Gestational age at birth affects maturation of baroreflex control

Research output: Contribution to journalArticleResearchpeer-review

Abstract

To assess the effect of prone sleeping, the major risk factor for sudden infant death syndrome, in the control of blood pressure (BP) in preterm infants born across a range of gestational ages. STUDY DESIGN: Daytime polysomnography was performed at 2-4 weeks, 2-3 months, and 5-6 months postterm age. The participants were 21 very preterm (mean gestation 29.4 +/- 0.3 weeks), 14 preterm (mean gestation 33.1 +/- 0.3 weeks), and 17 term (mean gestation 40.1 +/- 0.3 weeks). BP was measured via a Finometer cuff (Finapres Medical Systems, Amsterdam, The Netherlands) placed around the wrist. Data were recorded both supine and prone. Baroreflex sensitivity (BRS) was calculated via cross-spectral analysis of spontaneous fluctuations in BP. RESULTS: BRS was lower in the prone position in very preterm infants at 2-4 weeks in active sleep (P <.05). Maturation of BRS was delayed in very preterm compared with both preterm and term infants. CONCLUSIONS: Maturation of BRS after term-equivalent age is altered in very preterm infants. Reduced BRS may result in an impaired ability of very preterm infants to respond to cardiovascular stress during infancy and may predispose them to cardiovascular disease later in life.
Original languageEnglish
Pages (from-to)559 - 565
Number of pages7
JournalJournal of Pediatrics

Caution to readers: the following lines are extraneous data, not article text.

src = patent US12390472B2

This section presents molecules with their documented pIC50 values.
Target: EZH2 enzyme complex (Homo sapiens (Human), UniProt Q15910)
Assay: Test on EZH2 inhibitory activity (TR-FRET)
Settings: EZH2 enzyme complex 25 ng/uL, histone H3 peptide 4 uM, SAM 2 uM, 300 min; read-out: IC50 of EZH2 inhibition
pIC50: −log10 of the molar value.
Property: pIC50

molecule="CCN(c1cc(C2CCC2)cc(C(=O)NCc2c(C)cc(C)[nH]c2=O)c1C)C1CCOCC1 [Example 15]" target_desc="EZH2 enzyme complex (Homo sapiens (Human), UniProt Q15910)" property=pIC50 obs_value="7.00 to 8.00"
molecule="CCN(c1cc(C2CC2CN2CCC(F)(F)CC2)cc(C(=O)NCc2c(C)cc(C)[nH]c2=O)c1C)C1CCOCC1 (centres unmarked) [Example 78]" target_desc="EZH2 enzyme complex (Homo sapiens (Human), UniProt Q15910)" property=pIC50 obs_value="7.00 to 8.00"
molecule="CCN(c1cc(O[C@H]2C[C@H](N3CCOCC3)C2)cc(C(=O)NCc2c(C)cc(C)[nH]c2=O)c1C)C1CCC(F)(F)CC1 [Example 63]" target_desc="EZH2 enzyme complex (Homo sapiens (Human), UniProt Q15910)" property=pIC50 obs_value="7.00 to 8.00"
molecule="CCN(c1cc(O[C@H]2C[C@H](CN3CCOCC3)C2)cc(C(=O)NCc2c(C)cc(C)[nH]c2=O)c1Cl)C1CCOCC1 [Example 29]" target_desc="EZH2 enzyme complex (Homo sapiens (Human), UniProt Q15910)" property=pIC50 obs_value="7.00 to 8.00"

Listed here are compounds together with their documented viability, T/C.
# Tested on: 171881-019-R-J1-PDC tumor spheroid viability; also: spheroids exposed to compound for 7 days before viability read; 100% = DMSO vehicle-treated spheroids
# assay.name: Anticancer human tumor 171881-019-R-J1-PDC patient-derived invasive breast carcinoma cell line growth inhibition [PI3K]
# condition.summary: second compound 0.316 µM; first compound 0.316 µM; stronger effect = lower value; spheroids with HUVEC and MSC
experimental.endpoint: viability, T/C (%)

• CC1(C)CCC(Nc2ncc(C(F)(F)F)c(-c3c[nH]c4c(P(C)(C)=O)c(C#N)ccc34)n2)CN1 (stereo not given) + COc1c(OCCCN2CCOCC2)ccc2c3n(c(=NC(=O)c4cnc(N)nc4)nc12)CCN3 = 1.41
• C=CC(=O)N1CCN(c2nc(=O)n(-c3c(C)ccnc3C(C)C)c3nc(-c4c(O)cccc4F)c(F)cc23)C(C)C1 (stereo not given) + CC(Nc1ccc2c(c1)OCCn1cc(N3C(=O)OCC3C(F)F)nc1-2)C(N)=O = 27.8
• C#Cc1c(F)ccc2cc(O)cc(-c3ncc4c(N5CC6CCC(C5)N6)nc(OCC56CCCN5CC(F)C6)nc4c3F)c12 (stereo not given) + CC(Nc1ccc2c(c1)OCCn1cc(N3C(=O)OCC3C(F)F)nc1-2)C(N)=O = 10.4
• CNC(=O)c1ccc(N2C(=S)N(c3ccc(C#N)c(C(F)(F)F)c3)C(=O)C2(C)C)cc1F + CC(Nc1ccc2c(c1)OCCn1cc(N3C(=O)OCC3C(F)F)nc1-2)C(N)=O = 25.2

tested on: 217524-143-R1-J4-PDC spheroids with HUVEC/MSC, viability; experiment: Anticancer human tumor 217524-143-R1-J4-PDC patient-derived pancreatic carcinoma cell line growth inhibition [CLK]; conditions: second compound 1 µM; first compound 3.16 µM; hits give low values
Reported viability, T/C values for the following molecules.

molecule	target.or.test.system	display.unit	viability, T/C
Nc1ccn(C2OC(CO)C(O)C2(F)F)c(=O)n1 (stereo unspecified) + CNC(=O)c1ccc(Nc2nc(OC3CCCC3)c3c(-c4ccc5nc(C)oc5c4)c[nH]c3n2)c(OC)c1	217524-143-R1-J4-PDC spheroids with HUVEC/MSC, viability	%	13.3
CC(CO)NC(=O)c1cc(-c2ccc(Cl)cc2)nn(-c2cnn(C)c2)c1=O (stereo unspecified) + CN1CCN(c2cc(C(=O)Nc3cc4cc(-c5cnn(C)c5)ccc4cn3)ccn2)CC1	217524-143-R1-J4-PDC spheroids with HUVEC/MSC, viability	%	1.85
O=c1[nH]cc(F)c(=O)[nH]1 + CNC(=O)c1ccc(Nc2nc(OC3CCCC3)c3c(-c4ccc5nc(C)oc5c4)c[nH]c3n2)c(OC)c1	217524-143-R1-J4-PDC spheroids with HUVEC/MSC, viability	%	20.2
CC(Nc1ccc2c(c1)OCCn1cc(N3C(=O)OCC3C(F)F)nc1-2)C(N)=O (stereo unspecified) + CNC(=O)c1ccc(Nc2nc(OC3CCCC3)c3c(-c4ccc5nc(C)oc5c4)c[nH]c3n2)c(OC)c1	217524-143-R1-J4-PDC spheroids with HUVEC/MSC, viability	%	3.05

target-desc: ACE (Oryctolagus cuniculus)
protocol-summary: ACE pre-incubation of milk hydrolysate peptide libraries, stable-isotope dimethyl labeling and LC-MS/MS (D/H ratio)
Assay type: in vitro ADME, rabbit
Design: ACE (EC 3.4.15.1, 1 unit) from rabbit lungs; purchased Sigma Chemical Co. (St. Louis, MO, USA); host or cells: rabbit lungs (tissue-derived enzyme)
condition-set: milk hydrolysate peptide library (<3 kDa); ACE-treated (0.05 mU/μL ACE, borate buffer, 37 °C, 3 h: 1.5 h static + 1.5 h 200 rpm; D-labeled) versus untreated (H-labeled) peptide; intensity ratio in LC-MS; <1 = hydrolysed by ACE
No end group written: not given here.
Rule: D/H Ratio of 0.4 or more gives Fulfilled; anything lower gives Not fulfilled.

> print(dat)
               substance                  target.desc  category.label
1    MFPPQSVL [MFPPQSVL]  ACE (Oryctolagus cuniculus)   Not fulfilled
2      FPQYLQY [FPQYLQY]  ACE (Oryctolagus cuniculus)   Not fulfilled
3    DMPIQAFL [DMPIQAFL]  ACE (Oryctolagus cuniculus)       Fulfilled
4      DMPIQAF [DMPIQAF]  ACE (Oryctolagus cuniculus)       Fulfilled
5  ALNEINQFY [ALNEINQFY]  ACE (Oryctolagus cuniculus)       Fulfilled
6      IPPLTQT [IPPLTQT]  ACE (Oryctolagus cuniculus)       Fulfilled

Volume166
Issue number3
DOIs
Publication statusPublished - 2015

Cite this

@article{f475401b36084c62bcf6540143bf8afc,
title = "Gestational age at birth affects maturation of baroreflex control",
abstract = "To assess the effect of prone sleeping, the major risk factor for sudden infant death syndrome, in the control of blood pressure (BP) in preterm infants born across a range of gestational ages. STUDY DESIGN: Daytime polysomnography was performed at 2-4 weeks, 2-3 months, and 5-6 months postterm age. The participants were 21 very preterm (mean gestation 29.4 +/- 0.3 weeks), 14 preterm (mean gestation 33.1 +/- 0.3 weeks), and 17 term (mean gestation 40.1 +/- 0.3 weeks). BP was measured via a Finometer cuff (Finapres Medical Systems, Amsterdam, The Netherlands) placed around the wrist. Data were recorded both supine and prone. Baroreflex sensitivity (BRS) was calculated via cross-spectral analysis of spontaneous fluctuations in BP. RESULTS: BRS was lower in the prone position in very preterm infants at 2-4 weeks in active sleep (P <.05). Maturation of BRS was delayed in very preterm compared with both preterm and term infants. CONCLUSIONS: Maturation of BRS after term-equivalent age is altered in very preterm infants. Reduced BRS may result in an impaired ability of very preterm infants to respond to cardiovascular stress during infancy and may predispose them to cardiovascular disease later in life.",
author = "Karinna Fyfe and Stephanie Yiallourou and Wong, {Flora Yuen-Wait} and Alexsandria Odoi and Walker, {Adrian Mark} and Horne, {Rosemary Sylvia Claire}",
year = "2015",
doi = "10.1016/j.jpeds.2014.11.026",
language = "English",
volume = "166",
pages = "559 -- 565",
journal = "Journal of Pediatrics",
issn = "0022-3476",
publisher = "Mosby International",
number = "3",

}